Category: Ecclesiology

Thoughts on the Daviess-McLean Baptist Association Decision
about Pleasant Valley Community Church
Part 2: Reflections on the Significance of What Happened

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Thoughts on the Daviess-McLean Baptist Association Decision
about Pleasant Valley Community Church
Part 2: Reflections on the Significance of What Happened



By Dr. Lemke, Provost, Professor of Philosophy and Ethics, occupying the McFarland Chair of Theology, Director of the Baptist Center for Theology and Ministry, and Editor of the
Journal for Baptist Theology and Ministry at New Orleans Baptist Theological Seminary.


Reflections on the Daviess-McLean Decision

In Part 1, I shared my perceptions (from admittedly incomplete knowledge) about the decision of Daviess-McLean Baptist Association (DMBA) to deny the membership request from Pleasant Valley Community Church (PVCC). The main point was that although theological issues were involved in the decision because of the strongly Calvinistic doctrine of PVCC, the decision appears to have been based more on attitudinal issues by PVCC that the member churches of DMBC felt could be divisive. Here are some brief reflections on my understanding of the significance of the association’s decision to deny membership to PVCC, and the implications of this action for other churches and associations as we move forward.

(1)   The local church is the center of (earthly) authority in Baptist polity. Local church autonomy is a distinctive Baptist belief (as I have discussed). The local churches in Daviess-McLean Baptist Association were perfectly within their rights to deny membership to Pleasant Valley Community Church. This determination was made not by associational officials, but by duly authorized messengers from the member churches of DMBA. They were voting as representatives of their own local church, not as representatives of the association as a whole. At the same time, DMBA has no authority to force PVCC to change their doctrine or practice. PVCC can worship as they choose, believe as they choose, and do church as they choose. The biblical foundation of church autonomy, of course, is the priority given to local churches in the New Testament. However, theologically it reflects that through the priesthood of believers (another Baptist distinctive), each member seeks the will of God, the headship of Jesus Christ, and the leadership of the Holy Spirit, and represents that divine leadership in voting on decisions in the church. This collective reflection of the will of God is much more reliable than putting this decision solely in the hands of a few fallible authoritarian leaders. This is a wonderful and marvelous thing that inflexible top-down hierarchical denominations like Catholics and Presbyterians “desire to look into” (1 Pet. 1:12, KJV).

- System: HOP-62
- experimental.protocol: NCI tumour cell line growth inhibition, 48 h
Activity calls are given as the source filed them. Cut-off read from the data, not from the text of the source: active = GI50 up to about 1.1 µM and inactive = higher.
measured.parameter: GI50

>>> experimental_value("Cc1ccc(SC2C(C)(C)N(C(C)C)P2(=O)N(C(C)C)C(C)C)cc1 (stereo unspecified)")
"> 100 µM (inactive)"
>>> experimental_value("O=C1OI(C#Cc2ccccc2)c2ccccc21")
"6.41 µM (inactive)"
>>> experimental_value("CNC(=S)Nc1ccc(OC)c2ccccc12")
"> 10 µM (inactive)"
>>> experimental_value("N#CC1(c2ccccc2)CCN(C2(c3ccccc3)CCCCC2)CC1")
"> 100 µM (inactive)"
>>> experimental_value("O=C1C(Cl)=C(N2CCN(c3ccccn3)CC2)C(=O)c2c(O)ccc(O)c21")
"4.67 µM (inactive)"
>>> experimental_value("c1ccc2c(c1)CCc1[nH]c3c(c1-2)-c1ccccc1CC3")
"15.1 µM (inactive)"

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Thoughts on the Daviess-McLean Baptist Association Decision
about Pleasant Valley Community Church
Part 1: Attempting to Analyze What Actually Happened

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Thoughts on the Daviess-McLean Baptist Association Decision
about Pleasant Valley Community Church
Part 1: Attempting to Analyze What Actually Happened



By Dr. Lemke, Provost, Professor of Philosophy and Ethics, occupying the McFarland Chair of Theology, Director of the Baptist Center for Theology and Ministry, and Editor of the